use the Kruskal - Wallis test?. Car Crash Measurements? Use the following listed chest deceleration measurements (in g, where g is the force of gravity) from samples of small, midsize, and large cars. (These values are from Data Set 13 in Appendix B.) Use a 0.05 significance level to test the claim that the different size categories have the same median chest deceleration in the standard crash test. Do the data suggest that larger cars are safer? Small??44?39?37?54?39?44?42 Midsize?36?53?43?42?52?49?41 Large??32?45?41?38?37?38?33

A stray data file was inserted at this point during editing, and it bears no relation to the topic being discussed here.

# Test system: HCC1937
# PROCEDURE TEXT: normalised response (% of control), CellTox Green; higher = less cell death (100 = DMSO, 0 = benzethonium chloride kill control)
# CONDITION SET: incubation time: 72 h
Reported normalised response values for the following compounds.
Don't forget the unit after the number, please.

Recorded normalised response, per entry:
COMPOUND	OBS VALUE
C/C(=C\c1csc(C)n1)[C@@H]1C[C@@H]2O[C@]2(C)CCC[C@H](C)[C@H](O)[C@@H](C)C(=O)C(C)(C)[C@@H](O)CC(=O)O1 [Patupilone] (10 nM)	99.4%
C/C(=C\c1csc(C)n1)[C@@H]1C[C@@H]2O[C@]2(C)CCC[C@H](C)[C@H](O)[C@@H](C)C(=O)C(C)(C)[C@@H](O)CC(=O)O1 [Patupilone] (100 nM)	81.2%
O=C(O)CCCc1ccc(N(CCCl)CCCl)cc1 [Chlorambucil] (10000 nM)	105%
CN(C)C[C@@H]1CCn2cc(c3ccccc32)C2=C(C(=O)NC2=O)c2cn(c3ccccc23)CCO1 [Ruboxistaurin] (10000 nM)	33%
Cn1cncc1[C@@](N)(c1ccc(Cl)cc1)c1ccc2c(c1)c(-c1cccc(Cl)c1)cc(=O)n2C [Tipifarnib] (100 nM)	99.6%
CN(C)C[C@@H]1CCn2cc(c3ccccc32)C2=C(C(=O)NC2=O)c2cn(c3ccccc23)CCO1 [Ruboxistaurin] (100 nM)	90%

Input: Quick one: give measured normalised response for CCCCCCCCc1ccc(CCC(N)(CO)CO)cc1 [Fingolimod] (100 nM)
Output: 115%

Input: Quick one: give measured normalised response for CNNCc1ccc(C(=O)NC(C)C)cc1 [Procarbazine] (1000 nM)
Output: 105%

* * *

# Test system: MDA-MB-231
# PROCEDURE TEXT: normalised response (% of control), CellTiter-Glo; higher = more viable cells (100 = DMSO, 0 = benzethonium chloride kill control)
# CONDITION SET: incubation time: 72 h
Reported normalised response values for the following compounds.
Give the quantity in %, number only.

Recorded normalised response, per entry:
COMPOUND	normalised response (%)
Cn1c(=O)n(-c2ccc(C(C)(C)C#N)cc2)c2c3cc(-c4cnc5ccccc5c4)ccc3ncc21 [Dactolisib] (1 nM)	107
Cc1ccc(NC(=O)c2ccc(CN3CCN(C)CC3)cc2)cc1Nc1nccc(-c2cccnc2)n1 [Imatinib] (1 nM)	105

Solution 7BSC Step 1 Kruskal-Wallis test satisfies the following two requirements. 1. Sample data must be independent and drawn according to simple random sampling. 2. Each sample must contain minimum of five entries. By using the data from exercise, we see that the samples are drawn at random, where the three samples are independent to each other. Hence the first requirement is satisfied. Now, we see that the sample size of Small is 7, sample size of Midsize is 7 and sample size of Large is 7. Hence the second requirement is satisfied. Therefore, the two requirements of Kruskal-Wallis test are satisfied. Step 2 By using = 0.05 level of significance we need t o test the claim that the different size categories have the same median chest deceleration in the standard crash test The Hypotheses can be expressed as H0 the different size categories have the same median chest deceleration in the standard crash test H1 the different size categories have the different median chest deceleration in the standard crash test Small44393754394442 Midsize36534342524941 Large32454138373833 Small Midsize Large 44(15.5) 36(3) 32(1) 39(8.5) 53(20) 45(17) 37(4.5) 43(14) 41(10.5) 54(21) 42(12.5) 38(6.5) 39(8.5) 52(19) 37(4.5) 44(15.5) 49(18) 38(6.5) 42(12.5) 41(10.5) 33(2) All these three samples are combined together to get a big sample. We first order the absolute values of the difference scores and assign rank from 1 through ‘n’ to the smallest through largest absolute values of the difference scores, and assign the mean rank when there are ties in the absolute values of the difference scores. The smallest value is assigned as the rank 1, here 32 is the smallest value and so on up to the largest value 54 is assigned as rank 21.